The PMHA seeks applicants with at least three years of management experience with a non-profit or museum organizations, with an emphasis on education, community outreach and fund raising. The PMHA prefers applicants with at least three years of experience in museum management and/or operations. The successful applicant will have strong inter-personal and communication skills, and demonstrated success in working with non-profit or museum organizations to fulfill the board’s and the organization’s goals.

Applicants must submit complete applications to the president of the board of directors at the following address no later than 5:00 p.m., April 10, 2008:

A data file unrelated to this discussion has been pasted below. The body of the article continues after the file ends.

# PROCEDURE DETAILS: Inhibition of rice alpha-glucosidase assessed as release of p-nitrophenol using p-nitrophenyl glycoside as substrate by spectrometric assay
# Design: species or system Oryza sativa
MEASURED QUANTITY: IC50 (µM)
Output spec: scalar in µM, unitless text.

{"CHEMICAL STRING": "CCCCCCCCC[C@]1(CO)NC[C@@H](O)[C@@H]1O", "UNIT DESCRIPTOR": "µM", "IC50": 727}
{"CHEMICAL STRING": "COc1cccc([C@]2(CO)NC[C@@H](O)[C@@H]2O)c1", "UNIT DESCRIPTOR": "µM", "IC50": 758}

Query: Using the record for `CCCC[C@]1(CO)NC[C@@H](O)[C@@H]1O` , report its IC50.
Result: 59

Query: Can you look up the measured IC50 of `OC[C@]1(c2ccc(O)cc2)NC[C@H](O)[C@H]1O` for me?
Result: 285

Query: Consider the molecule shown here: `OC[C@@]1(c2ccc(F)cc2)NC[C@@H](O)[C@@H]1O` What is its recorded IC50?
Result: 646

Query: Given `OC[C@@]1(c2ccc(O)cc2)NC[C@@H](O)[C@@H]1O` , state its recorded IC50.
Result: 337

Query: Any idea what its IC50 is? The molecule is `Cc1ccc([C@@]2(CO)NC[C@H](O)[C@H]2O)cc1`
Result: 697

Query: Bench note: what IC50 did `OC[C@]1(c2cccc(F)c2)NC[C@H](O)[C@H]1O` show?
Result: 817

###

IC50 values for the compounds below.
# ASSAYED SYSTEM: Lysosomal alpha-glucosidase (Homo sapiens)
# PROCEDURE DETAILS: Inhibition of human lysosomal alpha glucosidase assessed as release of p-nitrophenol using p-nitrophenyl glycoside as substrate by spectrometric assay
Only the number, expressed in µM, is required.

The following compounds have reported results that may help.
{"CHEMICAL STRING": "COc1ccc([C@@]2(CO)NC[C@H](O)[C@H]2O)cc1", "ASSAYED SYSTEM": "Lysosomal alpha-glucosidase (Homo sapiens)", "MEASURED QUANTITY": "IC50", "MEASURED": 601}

President, Board of Directors
Palmer Museum of History and Art
723 S. Valley Way
Palmer, AK 99645

Applications must include the following information to be considered:
· a letter of application;
· a resume containing the applicant’s detailed job history for at least the previous fifteen years, including supervisors’ names and contact information;
· a sample of the applicant’s original, work-related writing of between two and four pages;
· three professional or personal references.

The Palmer Museum of History and Art is an equal opportunity employer. said...

First, we just wanted to thank you for all of your contributions to up-and-coming Museum Professionals...

Secondly, if you have a chance to create an account on and share some of your wisdom and experience there as well, we'd definitely welcome it :)